RIETI Report March 11 2022

Does Market Integration Help to Expand Renewable Energy?

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Welcome to RIETI Report.
This bi-weekly newsletter will keep you updated with the recent columns, event information and research results by RIETI fellows and other leading economists in Japan and around the world.

In this edition, we present topics related to a challenge that many countries are facing in expanding renewable energy due to lack of market integration. Koichiro Ito exploits changes that recently occurred in the Chilean electricity market to examine the impact of market integration.
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Editors of RIETI Report (Facebook: @en.RIETI / Twitter: @RIETIenglish / URL: https://www.rieti.go.jp/en/)

This month's featured article

Does Market Integration Help to Expand Renewable Energy?

ITO KoichiroVisiting Fellow, RIETI

Effective and economical expansion of renewable energy is one of the most urgent and important challenges for addressing climate change. The electricity sector generates one of the largest shares of global greenhouse gas emissions along with the transportation sector. In addition, a significant part of the transportation sector is expected to be electrified in the near future. Decarbonizing electricity generation is therefore critical to addressing climate change.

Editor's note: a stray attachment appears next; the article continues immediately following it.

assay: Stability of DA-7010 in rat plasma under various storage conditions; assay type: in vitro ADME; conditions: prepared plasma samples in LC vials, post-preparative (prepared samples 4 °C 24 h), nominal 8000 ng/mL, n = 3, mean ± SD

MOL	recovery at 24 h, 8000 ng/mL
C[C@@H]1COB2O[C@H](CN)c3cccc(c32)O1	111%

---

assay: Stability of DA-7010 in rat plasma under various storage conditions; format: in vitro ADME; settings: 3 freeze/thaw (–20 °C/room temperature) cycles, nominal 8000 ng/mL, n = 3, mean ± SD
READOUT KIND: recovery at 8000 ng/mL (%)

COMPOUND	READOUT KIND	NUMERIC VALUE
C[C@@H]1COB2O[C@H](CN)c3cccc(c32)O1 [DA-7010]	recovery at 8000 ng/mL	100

Many countries are facing a challenge

However, many countries are facing a challenge in expanding renewable energy because existing network infrastructures (i.e., transmission networks) were not originally built to accommodate renewables. Conventional power plants, such as thermal plants, were able to be placed reasonably close to demand centers (e.g. large cities), and therefore, minimal transmission networks were required to connect supply and demand. However, renewable energy, such as solar and wind, are often best generated at locations that are far from demand centers.

Two problems arise from the lack of market integration between renewable-intensive regions and demand centers. First, when renewable supply exceeds local demand, electricity system operators have to curtail electricity generation from renewables to avoid system breakdowns, even though this means that operators need to discard the zero-marginal cost electricity produced from renewables. This curtailment indeed occurs in many electricity markets. Second, because the marginal cost of renewable electricity is near zero, local market prices in renewable-intensive regions tend to be low and often become negative when it cannot be exported to demand centers. These two problems discourage both new entries and investment in renewable power plants. Indeed, many countries have started to realize these problems are among the first-order policy questions. For example, the Biden administration in the United States considers investment in transmission lines and renewable energy to be a key part of the infrastructure bill, currently proposed to be 1.75 trillion US dollars.

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